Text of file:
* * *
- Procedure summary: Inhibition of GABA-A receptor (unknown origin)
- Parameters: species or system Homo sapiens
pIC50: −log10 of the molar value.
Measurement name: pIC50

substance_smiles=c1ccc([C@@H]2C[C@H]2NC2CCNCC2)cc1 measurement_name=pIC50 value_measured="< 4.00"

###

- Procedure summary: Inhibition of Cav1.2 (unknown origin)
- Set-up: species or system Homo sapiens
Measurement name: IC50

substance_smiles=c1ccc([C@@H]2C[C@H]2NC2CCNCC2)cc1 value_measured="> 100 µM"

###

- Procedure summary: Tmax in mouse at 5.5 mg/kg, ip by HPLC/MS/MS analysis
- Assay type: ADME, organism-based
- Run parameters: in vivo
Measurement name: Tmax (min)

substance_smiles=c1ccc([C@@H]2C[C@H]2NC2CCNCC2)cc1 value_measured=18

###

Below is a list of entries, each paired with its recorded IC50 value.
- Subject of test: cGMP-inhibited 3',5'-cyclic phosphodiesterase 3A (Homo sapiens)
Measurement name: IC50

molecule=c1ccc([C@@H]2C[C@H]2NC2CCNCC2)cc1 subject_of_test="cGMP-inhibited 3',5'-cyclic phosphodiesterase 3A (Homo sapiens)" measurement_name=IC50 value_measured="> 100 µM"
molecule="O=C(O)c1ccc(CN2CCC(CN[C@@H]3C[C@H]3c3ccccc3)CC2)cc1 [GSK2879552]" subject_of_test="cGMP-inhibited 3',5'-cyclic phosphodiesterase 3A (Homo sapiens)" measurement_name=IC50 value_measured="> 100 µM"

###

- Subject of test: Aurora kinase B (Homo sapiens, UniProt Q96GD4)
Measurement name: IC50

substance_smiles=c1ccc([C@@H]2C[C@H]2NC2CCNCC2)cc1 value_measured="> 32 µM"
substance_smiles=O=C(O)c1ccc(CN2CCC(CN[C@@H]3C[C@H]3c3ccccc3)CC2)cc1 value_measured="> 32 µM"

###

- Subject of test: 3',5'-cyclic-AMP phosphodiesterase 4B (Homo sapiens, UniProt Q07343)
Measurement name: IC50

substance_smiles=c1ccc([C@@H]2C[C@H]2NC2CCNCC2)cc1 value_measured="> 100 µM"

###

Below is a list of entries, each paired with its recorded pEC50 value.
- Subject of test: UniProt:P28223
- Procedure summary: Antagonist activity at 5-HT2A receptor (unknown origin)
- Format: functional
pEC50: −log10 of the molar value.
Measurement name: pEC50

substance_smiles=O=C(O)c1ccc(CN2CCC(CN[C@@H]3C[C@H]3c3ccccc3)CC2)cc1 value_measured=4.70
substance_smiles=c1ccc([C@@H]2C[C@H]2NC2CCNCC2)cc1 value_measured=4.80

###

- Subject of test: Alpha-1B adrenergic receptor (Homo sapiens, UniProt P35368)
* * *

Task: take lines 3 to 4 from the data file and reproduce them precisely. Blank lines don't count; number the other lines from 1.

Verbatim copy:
pIC50: −log10 of the molar value.
Measurement name: pIC50